RCSI Women's Health

Frequently Asked Questions

What is the advantage of finding out if my baby is healthy or is developing normally?

Some people do not want to undergo any prenatal tests because they feel that they would not "do anything" if the results return as abnormal, meaning that they would never choose to undergo a pregnancy termination. While this is an entirely personal decision, it is important to realise that there are many advantages to prenatal diagnostic tests that have nothing to do with pregnancy termination. For example, many parents who have been told in the delivery room that their newborn baby has a serious abnormality describe feelings of tremendous shock and anger. Many state that they would have preferred to have known the news in advance of delivery so that they would have time to prepare.

Another advantage of knowing about the health of the baby in advance is that it provides your obstetrician and paediatrician an opportunity to make sure that all the right steps are in place to improve the health of your baby. For example, it may be necessary for you to deliver the baby by caesarean section, or at a particular hospital, or at a particular time to ensure that relevant paediatric specialists are immediately available. Occasionally, if it is confirmed that your baby has such a serious abnormality that the baby cannot survive, you may be able to avoid a caesarean section, or avoid transfer of the baby to another hospital.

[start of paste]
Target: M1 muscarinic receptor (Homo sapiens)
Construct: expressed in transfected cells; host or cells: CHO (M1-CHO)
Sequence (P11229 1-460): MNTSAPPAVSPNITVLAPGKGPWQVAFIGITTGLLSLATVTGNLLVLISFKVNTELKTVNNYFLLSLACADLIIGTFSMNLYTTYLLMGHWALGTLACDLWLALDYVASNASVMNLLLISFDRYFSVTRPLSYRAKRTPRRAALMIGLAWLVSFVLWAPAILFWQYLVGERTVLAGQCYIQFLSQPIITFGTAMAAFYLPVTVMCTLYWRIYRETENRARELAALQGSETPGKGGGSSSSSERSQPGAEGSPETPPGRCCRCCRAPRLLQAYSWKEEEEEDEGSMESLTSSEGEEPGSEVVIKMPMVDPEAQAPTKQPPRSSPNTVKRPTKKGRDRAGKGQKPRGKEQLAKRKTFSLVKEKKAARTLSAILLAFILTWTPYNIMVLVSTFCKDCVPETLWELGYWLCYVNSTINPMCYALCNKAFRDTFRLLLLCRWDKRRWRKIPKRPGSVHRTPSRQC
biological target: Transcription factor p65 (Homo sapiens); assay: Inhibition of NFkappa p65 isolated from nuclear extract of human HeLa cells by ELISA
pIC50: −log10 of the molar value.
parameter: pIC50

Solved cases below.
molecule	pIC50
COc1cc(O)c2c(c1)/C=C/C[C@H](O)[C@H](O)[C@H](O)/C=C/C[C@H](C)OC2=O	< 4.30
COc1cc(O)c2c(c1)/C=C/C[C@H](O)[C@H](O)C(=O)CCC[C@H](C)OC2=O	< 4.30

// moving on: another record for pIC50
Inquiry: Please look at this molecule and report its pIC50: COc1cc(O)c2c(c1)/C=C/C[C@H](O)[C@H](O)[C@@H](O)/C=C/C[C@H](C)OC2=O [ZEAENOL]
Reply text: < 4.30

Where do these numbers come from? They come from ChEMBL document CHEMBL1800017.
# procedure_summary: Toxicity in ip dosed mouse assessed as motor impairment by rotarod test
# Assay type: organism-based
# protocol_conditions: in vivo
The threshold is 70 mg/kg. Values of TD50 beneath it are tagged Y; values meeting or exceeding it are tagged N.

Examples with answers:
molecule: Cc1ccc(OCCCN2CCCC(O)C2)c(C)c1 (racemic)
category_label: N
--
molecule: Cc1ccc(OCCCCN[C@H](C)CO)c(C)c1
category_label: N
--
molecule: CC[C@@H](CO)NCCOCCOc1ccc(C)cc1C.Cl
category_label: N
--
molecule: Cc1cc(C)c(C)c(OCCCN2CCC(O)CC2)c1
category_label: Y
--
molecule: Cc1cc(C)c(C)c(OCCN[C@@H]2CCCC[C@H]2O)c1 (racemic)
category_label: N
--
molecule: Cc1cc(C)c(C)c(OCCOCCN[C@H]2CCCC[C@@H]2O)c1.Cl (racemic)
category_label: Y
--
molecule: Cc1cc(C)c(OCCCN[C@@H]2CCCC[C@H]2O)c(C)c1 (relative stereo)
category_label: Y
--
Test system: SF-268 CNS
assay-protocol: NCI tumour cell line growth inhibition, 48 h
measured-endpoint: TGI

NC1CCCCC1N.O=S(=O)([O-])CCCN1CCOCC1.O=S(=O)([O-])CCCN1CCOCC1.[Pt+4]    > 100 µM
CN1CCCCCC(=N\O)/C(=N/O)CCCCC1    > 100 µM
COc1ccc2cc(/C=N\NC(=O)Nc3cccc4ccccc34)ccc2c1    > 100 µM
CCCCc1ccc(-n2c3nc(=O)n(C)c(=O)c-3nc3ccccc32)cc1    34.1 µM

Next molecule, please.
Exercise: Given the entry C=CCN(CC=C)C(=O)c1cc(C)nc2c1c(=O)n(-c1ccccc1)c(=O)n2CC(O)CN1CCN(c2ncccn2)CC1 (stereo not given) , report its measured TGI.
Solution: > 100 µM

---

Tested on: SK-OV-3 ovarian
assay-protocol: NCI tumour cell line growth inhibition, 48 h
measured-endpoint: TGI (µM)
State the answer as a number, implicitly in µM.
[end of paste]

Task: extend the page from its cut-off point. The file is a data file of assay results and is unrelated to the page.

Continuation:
What is the difference between a screening and a diagnostic test?

Screening tests do not tell you for certain if the baby is healthy or has a problem. They simply provide you with more information on the "odds" or chances of a problem. For example, based on your age your doctor may tell you that your chance of having a baby with Down syndrome is one in 200. Before deciding what to do with this information, you could have a screening test done to give a more accurate assessment of risk. If the screening tests suggests that your actual chance is closer to one in 1,000, for example, you may prefer to avoid a diagnostic test such as an amniocentesis. On the other hand, if the screening tests suggests that your actual chance is closer to one in 10, for example, you may prefer to have a diagnostic test to find out for certain. The main advantage of screening tests is that there is no risk of miscarriage. The main disadvantage is that screening tests do not tell you for certain if your baby is healthy or has a problem. Only a diagnostic test can tell you this.

Diagnostic tests tell you for certain whether or not your baby has a particular problem. For example, an amniocentesis involves placing a needle into your uterus to obtain some amniotic fluid from around the baby. This fluid can be tested in the genetics laboratory to tell you for certain if your baby has a condition like Down syndrome or Trisomy 18. The main disadvantage of these diagnostic tests is that there is a small risk that placing a needle in your uterus might trigger a miscarriage. The chances of miscarriage depend on the particular type of test, how far along in pregnancy you are, and is often quoted as about one in 200 (0.5%).

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